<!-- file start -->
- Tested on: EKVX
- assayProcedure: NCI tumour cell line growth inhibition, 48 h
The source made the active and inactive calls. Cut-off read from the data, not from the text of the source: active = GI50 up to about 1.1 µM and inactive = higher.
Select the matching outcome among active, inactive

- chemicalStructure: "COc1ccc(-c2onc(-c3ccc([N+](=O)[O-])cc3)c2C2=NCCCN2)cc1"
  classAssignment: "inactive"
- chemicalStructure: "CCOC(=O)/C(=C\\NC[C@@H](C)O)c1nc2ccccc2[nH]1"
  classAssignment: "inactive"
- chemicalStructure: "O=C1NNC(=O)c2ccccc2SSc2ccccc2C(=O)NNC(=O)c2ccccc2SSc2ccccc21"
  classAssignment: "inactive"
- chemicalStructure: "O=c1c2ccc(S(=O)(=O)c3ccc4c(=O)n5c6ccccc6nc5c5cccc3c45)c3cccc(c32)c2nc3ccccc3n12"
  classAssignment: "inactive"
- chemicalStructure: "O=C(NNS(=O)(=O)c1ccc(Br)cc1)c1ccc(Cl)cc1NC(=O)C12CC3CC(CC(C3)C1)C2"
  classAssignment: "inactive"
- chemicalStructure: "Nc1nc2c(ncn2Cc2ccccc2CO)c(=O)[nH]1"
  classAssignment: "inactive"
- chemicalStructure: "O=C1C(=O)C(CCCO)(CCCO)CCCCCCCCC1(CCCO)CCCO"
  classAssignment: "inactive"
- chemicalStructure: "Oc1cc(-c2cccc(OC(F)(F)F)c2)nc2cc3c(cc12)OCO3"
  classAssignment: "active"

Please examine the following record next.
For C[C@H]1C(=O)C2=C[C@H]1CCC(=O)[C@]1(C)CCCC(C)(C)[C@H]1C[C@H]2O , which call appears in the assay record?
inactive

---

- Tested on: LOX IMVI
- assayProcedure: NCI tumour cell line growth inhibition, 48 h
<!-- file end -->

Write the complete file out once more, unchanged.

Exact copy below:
- Tested on: EKVX
- assayProcedure: NCI tumour cell line growth inhibition, 48 h
The source made the active and inactive calls. Cut-off read from the data, not from the text of the source: active = GI50 up to about 1.1 µM and inactive = higher.
Select the matching outcome among active, inactive

- chemicalStructure: "COc1ccc(-c2onc(-c3ccc([N+](=O)[O-])cc3)c2C2=NCCCN2)cc1"
  classAssignment: "inactive"
- chemicalStructure: "CCOC(=O)/C(=C\\NC[C@@H](C)O)c1nc2ccccc2[nH]1"
  classAssignment: "inactive"
- chemicalStructure: "O=C1NNC(=O)c2ccccc2SSc2ccccc2C(=O)NNC(=O)c2ccccc2SSc2ccccc21"
  classAssignment: "inactive"
- chemicalStructure: "O=c1c2ccc(S(=O)(=O)c3ccc4c(=O)n5c6ccccc6nc5c5cccc3c45)c3cccc(c32)c2nc3ccccc3n12"
  classAssignment: "inactive"
- chemicalStructure: "O=C(NNS(=O)(=O)c1ccc(Br)cc1)c1ccc(Cl)cc1NC(=O)C12CC3CC(CC(C3)C1)C2"
  classAssignment: "inactive"
- chemicalStructure: "Nc1nc2c(ncn2Cc2ccccc2CO)c(=O)[nH]1"
  classAssignment: "inactive"
- chemicalStructure: "O=C1C(=O)C(CCCO)(CCCO)CCCCCCCCC1(CCCO)CCCO"
  classAssignment: "inactive"
- chemicalStructure: "Oc1cc(-c2cccc(OC(F)(F)F)c2)nc2cc3c(cc12)OCO3"
  classAssignment: "active"

Please examine the following record next.
For C[C@H]1C(=O)C2=C[C@H]1CCC(=O)[C@]1(C)CCCC(C)(C)[C@H]1C[C@H]2O , which call appears in the assay record?
inactive

---

- Tested on: LOX IMVI
- assayProcedure: NCI tumour cell line growth inhibition, 48 h